IV. Section 6020 Substitute for Return
The Jagoses also argue that the Commissioner is required to prepare a substitute for return under section 6020. Section 6020 gives the Commissioner the authority to prepare a return for a taxpayer when that taxpayer fails to file a return. The Jagoses filed a return for 2012. Consequently, the Commissioner was not required to prepare a substitute for return under section 6020.
V. Sanctions Under Section 6673
Under section 6673 the Court is permitted to impose a penalty of up to $25,000 if a taxpayer takes a frivolous or groundless position or maintains a proceeding primarily for delay. A position is frivolous if it is "contrary to established law and unsupported by a reasoned, colorable argument for change in the law." Frivolous claims waste judicial resources, divert resources away from serious claims, and delay the collection of tax. At trial the Court encouraged the Jagoses to abandon their frivolous arguments and cited specific authorities for them to consider. The arguments raised in their 70-page brief were a rehash of the very same arguments that were dispatched in those cases. And the Jagoses have raised frivolous arguments at every stage of this process from their 2012 income tax return to their closing brief. For disregarding the cases cited to them and wasting the Court's resources with their frivolous arguments, we impose a sanction under section 6673 of $1,000.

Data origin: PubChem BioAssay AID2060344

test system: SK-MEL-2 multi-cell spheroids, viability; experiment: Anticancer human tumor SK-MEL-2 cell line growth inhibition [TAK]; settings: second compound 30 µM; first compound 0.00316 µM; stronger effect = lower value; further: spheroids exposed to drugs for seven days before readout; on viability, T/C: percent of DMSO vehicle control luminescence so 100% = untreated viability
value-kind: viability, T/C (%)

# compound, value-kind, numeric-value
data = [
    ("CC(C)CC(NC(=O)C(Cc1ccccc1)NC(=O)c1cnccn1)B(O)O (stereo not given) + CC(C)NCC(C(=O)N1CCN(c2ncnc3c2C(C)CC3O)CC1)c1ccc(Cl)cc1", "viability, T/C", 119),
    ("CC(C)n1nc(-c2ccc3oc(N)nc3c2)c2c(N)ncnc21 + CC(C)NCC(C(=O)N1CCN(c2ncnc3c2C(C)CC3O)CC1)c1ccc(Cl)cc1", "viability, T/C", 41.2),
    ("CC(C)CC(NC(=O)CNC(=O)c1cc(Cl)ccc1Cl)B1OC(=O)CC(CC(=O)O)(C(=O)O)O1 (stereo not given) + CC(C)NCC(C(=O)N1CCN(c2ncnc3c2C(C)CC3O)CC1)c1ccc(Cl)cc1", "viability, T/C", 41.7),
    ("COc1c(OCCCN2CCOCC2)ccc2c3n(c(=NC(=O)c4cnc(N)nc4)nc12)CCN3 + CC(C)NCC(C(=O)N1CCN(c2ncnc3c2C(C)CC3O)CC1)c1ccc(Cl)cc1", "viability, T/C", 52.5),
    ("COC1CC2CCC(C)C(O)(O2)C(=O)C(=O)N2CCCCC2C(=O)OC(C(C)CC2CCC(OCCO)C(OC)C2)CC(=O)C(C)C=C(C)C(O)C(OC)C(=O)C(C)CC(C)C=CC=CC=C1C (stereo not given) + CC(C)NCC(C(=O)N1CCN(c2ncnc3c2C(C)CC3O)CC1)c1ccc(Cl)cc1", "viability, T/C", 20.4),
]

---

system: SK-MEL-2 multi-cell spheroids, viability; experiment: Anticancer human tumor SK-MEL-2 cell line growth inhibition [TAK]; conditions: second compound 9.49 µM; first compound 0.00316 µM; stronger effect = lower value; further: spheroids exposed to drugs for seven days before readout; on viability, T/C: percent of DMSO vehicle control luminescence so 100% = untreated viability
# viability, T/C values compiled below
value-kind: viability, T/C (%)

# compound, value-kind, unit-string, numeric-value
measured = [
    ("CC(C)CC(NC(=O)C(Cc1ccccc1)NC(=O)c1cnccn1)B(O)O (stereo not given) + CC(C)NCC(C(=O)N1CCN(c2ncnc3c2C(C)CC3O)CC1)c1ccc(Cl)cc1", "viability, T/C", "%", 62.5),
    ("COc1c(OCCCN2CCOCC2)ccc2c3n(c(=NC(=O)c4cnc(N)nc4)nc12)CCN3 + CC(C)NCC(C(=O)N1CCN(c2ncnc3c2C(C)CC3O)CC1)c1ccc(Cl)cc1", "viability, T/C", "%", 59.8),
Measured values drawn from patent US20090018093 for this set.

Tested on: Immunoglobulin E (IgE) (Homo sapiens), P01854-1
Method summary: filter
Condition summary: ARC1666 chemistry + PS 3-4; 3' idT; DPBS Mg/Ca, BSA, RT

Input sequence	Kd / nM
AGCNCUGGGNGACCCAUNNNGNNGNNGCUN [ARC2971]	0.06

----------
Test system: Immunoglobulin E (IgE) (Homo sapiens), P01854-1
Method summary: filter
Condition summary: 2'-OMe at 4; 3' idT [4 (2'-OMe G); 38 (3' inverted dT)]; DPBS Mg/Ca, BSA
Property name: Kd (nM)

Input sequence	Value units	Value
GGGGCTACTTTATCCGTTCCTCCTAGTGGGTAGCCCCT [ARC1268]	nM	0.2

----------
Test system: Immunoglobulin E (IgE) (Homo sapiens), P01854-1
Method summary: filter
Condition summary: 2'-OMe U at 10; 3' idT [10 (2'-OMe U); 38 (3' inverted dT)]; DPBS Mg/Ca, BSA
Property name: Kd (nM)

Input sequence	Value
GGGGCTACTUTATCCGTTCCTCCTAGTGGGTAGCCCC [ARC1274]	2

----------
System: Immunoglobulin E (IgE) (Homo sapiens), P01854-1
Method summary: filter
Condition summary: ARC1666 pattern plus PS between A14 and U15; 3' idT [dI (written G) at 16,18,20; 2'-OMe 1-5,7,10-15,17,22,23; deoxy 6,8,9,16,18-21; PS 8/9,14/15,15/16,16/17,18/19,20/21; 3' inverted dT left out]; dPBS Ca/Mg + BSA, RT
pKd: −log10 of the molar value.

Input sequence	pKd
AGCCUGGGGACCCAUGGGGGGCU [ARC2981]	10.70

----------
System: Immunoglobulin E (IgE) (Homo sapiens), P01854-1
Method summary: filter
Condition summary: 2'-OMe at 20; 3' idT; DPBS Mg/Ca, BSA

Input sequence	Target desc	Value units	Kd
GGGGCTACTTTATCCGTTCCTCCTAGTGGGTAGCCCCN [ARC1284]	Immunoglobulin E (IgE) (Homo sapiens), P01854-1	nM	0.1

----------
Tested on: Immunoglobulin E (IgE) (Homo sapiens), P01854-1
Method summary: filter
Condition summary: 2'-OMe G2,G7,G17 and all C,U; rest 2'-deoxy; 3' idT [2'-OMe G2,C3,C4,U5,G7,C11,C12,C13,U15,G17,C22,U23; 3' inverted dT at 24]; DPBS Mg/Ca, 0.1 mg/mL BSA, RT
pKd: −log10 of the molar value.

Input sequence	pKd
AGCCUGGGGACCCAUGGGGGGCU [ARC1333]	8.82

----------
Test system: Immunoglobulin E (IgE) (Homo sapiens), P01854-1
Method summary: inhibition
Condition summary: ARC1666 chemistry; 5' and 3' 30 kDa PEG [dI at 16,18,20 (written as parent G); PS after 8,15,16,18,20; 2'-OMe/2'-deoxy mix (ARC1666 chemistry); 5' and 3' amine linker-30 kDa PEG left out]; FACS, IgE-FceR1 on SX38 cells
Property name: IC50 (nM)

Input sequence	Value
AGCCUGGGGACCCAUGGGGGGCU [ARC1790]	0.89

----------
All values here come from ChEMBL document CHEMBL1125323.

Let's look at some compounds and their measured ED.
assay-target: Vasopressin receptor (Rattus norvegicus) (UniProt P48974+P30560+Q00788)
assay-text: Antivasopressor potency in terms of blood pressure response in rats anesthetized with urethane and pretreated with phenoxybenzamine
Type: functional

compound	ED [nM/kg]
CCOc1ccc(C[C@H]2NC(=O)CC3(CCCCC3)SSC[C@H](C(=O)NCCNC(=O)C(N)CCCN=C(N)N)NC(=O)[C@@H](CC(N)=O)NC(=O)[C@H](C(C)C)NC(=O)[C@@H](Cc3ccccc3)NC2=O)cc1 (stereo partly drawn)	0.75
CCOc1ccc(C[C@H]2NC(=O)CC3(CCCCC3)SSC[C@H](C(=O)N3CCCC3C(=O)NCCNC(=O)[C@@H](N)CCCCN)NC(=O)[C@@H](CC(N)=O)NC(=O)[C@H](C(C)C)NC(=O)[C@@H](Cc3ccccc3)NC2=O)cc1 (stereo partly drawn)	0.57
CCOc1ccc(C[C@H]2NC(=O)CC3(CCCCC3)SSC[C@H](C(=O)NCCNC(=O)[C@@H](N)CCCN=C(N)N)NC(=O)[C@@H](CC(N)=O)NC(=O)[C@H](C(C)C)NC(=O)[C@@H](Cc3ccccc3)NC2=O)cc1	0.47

Takaba v. Commissioner, 119 T.C. 285, 287 (2002) (quoting Coleman v. Commissioner, 791 F.2d 68, 71 (7th Cir. 1986)).
Wnuck v. Commissioner, 136 T.C. at 510-512. --------
The Jagoses received $544,167 of taxable income in 2012. They have not offered any credible evidence or meritorious legal arguments that the income they received is not taxable. The Jagoses are also liable for an accuracy-related penalty under section 6662. They have not offered any defense to the penalty. Although the Jagoses were encouraged to abandon their frivolous arguments and directed to cases that clearly refute the arguments they made, they continued to pursue them. Consequently, the Court is imposing a $1,000 penalty under section 6673.
To reflect the foregoing,
An appropriate order and decision will be entered for respondent.